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The Pamphlet Collection of Sir Robert Stout: Volume 70

Statistics of Income

Statistics of Income.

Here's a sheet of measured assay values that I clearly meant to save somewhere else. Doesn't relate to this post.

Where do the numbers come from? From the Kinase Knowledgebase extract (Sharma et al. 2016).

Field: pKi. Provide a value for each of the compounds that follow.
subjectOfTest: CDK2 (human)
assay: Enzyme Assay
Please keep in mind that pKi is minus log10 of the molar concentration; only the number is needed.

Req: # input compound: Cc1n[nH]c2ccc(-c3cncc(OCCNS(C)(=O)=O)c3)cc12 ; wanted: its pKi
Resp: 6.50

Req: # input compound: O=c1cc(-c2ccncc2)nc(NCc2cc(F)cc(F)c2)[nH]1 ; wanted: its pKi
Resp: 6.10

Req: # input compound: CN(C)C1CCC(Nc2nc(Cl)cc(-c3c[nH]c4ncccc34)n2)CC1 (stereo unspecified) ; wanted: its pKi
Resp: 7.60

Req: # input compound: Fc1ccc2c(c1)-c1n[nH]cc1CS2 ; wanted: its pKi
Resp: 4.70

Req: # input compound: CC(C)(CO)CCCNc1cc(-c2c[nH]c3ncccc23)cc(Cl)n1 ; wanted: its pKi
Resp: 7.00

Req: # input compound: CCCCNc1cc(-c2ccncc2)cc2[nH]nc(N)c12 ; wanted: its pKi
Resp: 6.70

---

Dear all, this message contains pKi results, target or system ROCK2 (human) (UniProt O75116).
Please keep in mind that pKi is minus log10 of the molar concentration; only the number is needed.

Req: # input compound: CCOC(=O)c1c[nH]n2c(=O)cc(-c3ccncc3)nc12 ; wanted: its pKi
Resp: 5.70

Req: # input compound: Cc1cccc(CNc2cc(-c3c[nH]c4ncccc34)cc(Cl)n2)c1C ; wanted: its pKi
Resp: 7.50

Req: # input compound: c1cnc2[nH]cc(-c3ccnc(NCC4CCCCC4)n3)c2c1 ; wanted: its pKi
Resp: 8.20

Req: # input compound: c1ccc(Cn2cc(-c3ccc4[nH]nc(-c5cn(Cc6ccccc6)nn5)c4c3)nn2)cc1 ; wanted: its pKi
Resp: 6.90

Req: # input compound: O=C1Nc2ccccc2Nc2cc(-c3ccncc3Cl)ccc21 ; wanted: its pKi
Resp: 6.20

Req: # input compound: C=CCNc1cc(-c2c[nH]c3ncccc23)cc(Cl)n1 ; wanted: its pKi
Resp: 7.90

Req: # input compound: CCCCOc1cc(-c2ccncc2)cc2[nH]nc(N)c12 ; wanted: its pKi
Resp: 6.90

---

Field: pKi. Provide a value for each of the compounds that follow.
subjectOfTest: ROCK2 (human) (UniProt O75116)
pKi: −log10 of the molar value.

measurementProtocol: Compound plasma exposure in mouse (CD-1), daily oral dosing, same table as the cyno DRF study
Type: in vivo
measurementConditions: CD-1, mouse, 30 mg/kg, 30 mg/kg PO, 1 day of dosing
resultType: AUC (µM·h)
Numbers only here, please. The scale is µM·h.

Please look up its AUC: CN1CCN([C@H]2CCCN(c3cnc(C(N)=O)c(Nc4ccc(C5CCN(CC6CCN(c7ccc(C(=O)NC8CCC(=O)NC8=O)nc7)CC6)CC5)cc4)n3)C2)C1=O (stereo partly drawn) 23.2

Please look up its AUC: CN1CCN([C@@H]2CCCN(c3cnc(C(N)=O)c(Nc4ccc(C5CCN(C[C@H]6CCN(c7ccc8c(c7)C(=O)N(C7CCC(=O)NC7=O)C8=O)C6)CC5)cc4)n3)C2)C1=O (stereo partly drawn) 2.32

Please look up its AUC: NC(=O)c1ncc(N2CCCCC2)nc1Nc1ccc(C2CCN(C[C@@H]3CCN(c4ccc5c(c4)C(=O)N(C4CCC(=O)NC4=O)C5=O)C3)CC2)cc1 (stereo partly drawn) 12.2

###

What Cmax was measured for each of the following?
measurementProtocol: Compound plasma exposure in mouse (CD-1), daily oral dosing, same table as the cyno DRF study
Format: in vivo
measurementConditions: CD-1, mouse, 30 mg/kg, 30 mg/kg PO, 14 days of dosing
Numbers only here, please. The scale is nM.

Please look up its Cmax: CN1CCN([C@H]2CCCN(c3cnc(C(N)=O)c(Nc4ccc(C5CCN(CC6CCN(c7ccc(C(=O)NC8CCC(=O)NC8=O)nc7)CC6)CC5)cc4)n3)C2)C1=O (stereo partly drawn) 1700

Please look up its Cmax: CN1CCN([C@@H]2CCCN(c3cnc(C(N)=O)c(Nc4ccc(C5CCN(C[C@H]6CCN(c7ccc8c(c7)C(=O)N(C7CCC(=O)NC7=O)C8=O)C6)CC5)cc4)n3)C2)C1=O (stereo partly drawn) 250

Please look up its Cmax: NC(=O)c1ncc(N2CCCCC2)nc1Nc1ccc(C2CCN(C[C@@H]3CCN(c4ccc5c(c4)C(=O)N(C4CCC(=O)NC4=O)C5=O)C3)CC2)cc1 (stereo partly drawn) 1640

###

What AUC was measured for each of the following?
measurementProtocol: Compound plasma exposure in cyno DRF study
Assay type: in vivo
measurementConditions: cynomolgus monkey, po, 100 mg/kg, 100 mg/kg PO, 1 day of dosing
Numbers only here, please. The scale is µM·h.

Let us look next at the figures representing the income, the private income, of Australasians. Statistics of income are very difficult to prepare, and at the very best they can only be accepted as approximating to accuracy. In the United Kingdom the work of calculation is much facilitated by the returns made for assessment to income tax, which cover about one-half the entire income of the country. According to Mulhall, the income per inhabitant of the countries mentioned is as follows:—United Kingdom, £53 14s.; France, £27 16s.; Germany, £23 4a.; Denmark, £32 5s.; Canada, £26; United States, £39; Australia, £40 4s. It will be seen Australia is put first, the United States second, and the United Kingdom third. Coghlan, in his "Seven Colonies," published last year, placed the private income per head in Australasia at £41 14s. In this year's publication of the same work, presumably dissatisfied with the data available, the author has omitted his calculation for all Australasia, and is content to give an estimate for New South Wales alone. This comes out at the high figure of £57 per head, or an aggregate income of sixty-three millions. This, it will be seen, makes a very brave show for New South Wales as compared with any page 31 other country in the world. Indeed it is an admirable item for use on the public platform, and it does not sound at all bad when read from the prospectus of a new loan. But in truth the statistics need a little examination. In the first place New South Wales out of her income, whatever it is, must pay at least five millions yearly for interest, &c, on her public and private indebtedness, so that if her aggregate income be sixty-three millions this needful deduction at once brings it down to fifty-eight millions, which is only about £52 10s. per head. Then comes another consideration. How are we to distinguish between the income which is the result of our own actual production, and the income which is simply the result of the expenditure of other people's money? Clearly the former only is the real income; the latter is just a temporary addition. During the past ten years New South Wales has probably obtained something like seventy millions of new capital, thirty of which, it may be estimated, has been imported, and forty used to pay interest; that is an average of seven millions a year. In 1890, He year for which Mr. Coghlan's estimate of £57 per head was made, the sum did not exceed five millions. A portion of this would be used to pay for railway plant in England, but the bulk of the money was certainly expended in the colony itself, and as a matter of income would count more than once. Probably this expenditure of "other people's money" would account for eight out of the fifty-eight millions, and it might then be said that the New South Wales income per head consisted of £45, the product of her own industries, and £7 10s., the result of the expenditure of new capital. It will be seen that these considerations place a very different light on the question of income. There is a further point, which, though it does not at all lessen the actual earnings, yet makes a material difference as far as toy comparison with the earnings of other countries is concerned. In Great Britain there are 1047 females to 1000 males; in Australia there are only 843 females to every 1000 males, This means that men are 24 per cent. more numerous in proportion to the population than they are in Great Britain, and that this must of necessity tell heavily in favor of Australian figures, and against those of Great Britain in any "per head" calculation of income. Indeed, the relative effectiveness of the Australasian population ought to be remembered in connection with all statistics that can be affected thereby, and it is a point that goes to the credit of these colonies in considering their page 32 indebtedness. With regard to the income for all Australasia, it may be said that it is subject to a yearly payment for interest, &c., of from fifteen to eighteen millions; and further, that during the past ten years it has been buoyed up and inflated by the yearly expenditure, on the average, of something like twenty millions. No one eau form a true idea of the income Australasia unless the whole of the facts here set forth are borne in mind. The subject of production is closely allied to that of income; indeed, production is the basis of true income. In the previous article we gave Coghlan's figures showing the total production from the primary industries to be eighty-six million. If to this we add twenty millions for the manufacturing industry, we get an aggregate production for Australasia of one hundred and six millions for the year 1800. This year we may estimate the total at one hundred and ten millions divided amongst four millions of people, which is equal to £27 10s. per head, a large sum in comparison with the production of other countries, though it must be remembered that the interest charge of equal to £4 per head must ultimately rest on ibis production.